The Houston Astros are still riding high after winning the World Series in 2017 and the elite American League teams have been trying to play catch up during the offseason.
After losing to the Astros in game 7 of the ALCS, the Yankees made the biggest splash by acquiring the 2017 NL MVP Giancarlo Stanton and have been staying active in the starting pitching market, but Houston has made their own moves. Stealing Gerrit Cole from underneath the Yankees as they try to avoid a World Series hangover.
Similar to the Yankees and Red Sox in the early 2000’s, these teams look to be very competitive for many years to come. Taking it position-by-position, these teams are even closer than they appear:
Yankees: Gary Sanchez age 25 – 122 G .278/.345/.531 33 HR 90 RBI .876 OPS 4.4 WAR
Astros: Brian McCann age 33 – 97 G .241/.323/.436 18 HR 62 RBI .759 OPS 1.6 WAR
The former Yankee Brian McCann has been a very reliable piece for Houston. Commanding the pitching staff while still providing some pop at the plate, but it is no comparison to the star Gary Sanchez has become. Sanchez is one of the Yankees big 3 in the middle of their lineup, and has a cannon for an arm. His inability to block pitches at the plate have been well documented, but even with his deficiencies behind the plate, El Kraken is a superstar.
Yankees: Greg Bird age 25 – 48 G .190/.288/.422 9 HR 28 RBI .710 OPS -0.4 WAR
Astros: Yulieski Gurriel age 33 – 139 G .299/.332/.486 18 HR 75 RBI .817 OPS 1.8 WAR
This is an interesting comparison just because both players are relatively unknown commodities. Bird had an abysmal 2017 due in large part to a foot injury, and Gurriel turned 33 last year during his rookie season. Both were highly regarded prospects before getting to the MLB and have the talent to carry their team for an extended period of time, but Greg Bird’s health is an issue. Since coming up in 2015, Bird has not been able to play more than 48 games in a single season. Until he can prove he can stay on the field and be productive he is a concern.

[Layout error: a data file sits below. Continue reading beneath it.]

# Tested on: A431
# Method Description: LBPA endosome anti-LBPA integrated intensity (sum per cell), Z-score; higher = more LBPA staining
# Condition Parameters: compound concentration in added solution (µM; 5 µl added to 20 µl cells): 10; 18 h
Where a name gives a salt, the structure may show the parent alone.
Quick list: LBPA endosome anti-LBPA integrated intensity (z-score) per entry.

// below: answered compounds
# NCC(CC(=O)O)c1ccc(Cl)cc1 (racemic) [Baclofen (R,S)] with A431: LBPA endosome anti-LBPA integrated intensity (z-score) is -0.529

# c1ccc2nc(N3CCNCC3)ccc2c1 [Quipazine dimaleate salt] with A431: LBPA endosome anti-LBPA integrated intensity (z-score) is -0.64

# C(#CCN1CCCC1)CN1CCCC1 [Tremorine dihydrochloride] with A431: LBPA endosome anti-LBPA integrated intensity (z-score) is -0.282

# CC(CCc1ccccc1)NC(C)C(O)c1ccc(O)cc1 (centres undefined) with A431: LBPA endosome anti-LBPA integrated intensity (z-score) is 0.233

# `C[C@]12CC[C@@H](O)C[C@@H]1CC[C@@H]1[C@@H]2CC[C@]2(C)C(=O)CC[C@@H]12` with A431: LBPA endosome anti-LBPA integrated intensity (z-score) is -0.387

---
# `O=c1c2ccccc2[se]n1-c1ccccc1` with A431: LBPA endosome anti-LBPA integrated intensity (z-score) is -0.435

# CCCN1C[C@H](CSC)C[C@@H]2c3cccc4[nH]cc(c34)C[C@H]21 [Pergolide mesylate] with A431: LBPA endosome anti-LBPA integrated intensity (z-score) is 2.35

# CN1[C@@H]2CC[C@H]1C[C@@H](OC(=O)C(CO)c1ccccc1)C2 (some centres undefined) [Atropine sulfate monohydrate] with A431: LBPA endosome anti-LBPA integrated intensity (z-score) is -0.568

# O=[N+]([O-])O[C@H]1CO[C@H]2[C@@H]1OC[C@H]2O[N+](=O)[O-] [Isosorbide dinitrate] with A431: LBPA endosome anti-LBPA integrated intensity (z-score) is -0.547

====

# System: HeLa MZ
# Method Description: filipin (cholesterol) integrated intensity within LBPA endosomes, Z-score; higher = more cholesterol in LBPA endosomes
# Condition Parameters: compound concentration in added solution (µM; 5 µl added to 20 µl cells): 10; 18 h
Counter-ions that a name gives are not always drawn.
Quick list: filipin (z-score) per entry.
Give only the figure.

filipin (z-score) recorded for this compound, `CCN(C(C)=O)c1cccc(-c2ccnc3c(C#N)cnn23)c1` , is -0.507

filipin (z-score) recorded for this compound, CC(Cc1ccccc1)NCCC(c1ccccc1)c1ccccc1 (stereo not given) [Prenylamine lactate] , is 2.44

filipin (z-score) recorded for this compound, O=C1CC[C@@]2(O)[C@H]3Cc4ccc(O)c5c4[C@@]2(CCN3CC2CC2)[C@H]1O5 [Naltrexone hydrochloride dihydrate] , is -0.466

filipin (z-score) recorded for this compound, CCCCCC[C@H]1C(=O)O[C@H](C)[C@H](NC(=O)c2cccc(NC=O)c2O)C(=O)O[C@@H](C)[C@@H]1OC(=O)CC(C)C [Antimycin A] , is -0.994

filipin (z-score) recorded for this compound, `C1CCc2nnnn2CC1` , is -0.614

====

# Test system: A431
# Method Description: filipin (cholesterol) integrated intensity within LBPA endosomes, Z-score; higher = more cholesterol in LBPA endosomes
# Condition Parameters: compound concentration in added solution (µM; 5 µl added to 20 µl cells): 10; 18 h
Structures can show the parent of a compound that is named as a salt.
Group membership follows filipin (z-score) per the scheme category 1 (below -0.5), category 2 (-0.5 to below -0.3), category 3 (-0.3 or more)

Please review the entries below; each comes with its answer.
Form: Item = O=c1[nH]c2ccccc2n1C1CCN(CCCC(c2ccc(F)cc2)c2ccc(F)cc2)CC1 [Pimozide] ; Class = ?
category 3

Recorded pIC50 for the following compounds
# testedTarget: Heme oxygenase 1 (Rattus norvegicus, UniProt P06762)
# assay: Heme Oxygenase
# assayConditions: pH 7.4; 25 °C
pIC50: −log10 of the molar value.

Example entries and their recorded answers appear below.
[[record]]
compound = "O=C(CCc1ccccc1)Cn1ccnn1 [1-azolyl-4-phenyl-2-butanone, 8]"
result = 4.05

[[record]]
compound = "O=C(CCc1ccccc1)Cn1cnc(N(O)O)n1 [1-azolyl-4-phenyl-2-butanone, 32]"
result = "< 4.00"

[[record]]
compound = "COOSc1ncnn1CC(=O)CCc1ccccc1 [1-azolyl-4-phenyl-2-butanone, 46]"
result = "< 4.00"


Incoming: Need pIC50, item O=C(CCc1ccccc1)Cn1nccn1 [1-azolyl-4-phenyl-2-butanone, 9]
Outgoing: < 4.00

Yankees: Gleyber Torres (AA + AAA) age 21 – 23 G .309/.406/.457 2 HR 16 RBI .863 OPS
Astros: Jose Altuve age 27 – 153 G .346/.410/.547 24 HR 81 RBI .957 OPS 7.5 WAR
Who would you rather have; a rookie or the reigning AL MVP…? Ok in all fairness, all signs point to Gleyber Torres being a star in this league and if all goes well he can compete for the Rookie of the Year award. But I mean c’mon he’s not Jose Altuve. Altuve has developed into possibly the best hitter in all of baseball and is the backbone of Houston’s offense. Yeah, give me the MVP.
Yankees: Didi Gregorius age 27 – 136 G .287/.318/.478 25 HR 87 RBI .796 OPS 3.9 WAR
Astros: Carlos Correa age 23 – 109 .315/.391/.550 24 HR 84 RBI .941 OPS 5.2 WAR
These are two of the top five Shortstops in all of baseball. Both Didi and Correa are absolute forces in the middle of the lineup and are two of the best clubhouse presences in all of baseball. Gregorius gets lost in this Yankees lineup and is a stabilizing force in the middle of their lineup, but Correa is younger and is one of the best young hitters in baseball. Although I give Correa the edge over Didi, both players are absolutely outstanding and seem to keep improving with each coming year.
Yankees:Brandon Drury age 25 – 135 G .267/.317/.447 13 HR 63 RBI .764 OPS 1.2 (f)WAR
Astros: Alex Bregman age 23 – 155 G .284/.352/.475 19 HR 71 RBI .827 OPS 3.8 WAR
Bregman is a grinder, man. This kid is going to be a problem for all of other 29 teams in baseball for years to come. His intensity and personality are unmatched on a baseball field and is extremely fun to watch. As far as Drury goes, the Yankees made an outstanding move acquiring him on Tuesday night as he is a proven bat who slots nicely into the lineup. However, if given the choice between the two, I’ll take the former.
Yankees: LF Brett Gardner age 34 – 151 G .264/.350/.428 21 HR 63 RBI .778 OPS 3.8 WAR
Astros: Jake Marisnick age 26 – 106 G .243/.319/.496 16 HR 35 RBI .815 OPS 1.4 WAR